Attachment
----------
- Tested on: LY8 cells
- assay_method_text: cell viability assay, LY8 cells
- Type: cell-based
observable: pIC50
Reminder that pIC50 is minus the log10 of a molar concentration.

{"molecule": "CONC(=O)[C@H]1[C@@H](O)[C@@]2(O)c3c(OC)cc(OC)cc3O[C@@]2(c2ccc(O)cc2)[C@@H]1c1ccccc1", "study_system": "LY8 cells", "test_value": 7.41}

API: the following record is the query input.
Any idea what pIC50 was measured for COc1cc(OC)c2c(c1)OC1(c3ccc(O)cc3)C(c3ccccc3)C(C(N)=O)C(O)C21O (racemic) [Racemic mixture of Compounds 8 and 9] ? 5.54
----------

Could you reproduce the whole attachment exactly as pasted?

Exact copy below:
- Tested on: LY8 cells
- assay_method_text: cell viability assay, LY8 cells
- Type: cell-based
observable: pIC50
Reminder that pIC50 is minus the log10 of a molar concentration.

{"molecule": "CONC(=O)[C@H]1[C@@H](O)[C@@]2(O)c3c(OC)cc(OC)cc3O[C@@]2(c2ccc(O)cc2)[C@@H]1c1ccccc1", "study_system": "LY8 cells", "test_value": 7.41}

API: the following record is the query input.
Any idea what pIC50 was measured for COc1cc(OC)c2c(c1)OC1(c3ccc(O)cc3)C(c3ccccc3)C(C(N)=O)C(O)C21O (racemic) [Racemic mixture of Compounds 8 and 9] ? 5.54